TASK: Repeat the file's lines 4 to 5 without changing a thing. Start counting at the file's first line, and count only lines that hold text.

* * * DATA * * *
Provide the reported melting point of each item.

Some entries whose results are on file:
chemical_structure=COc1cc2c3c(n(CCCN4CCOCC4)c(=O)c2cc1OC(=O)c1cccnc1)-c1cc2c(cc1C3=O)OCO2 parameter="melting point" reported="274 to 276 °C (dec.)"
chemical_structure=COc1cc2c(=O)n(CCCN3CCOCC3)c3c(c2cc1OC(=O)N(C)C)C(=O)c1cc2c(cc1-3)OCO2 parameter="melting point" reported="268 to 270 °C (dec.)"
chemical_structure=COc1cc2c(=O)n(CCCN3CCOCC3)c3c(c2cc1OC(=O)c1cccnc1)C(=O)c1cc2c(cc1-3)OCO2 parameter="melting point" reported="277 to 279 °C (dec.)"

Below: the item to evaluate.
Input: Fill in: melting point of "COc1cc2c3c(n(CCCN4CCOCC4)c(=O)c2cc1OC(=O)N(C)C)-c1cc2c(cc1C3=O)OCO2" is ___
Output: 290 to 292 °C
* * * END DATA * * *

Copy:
chemical_structure=COc1cc2c(=O)n(CCCN3CCOCC3)c3c(c2cc1OC(=O)N(C)C)C(=O)c1cc2c(cc1-3)OCO2 parameter="melting point" reported="268 to 270 °C (dec.)"
chemical_structure=COc1cc2c(=O)n(CCCN3CCOCC3)c3c(c2cc1OC(=O)c1cccnc1)C(=O)c1cc2c(cc1-3)OCO2 parameter="melting point" reported="277 to 279 °C (dec.)"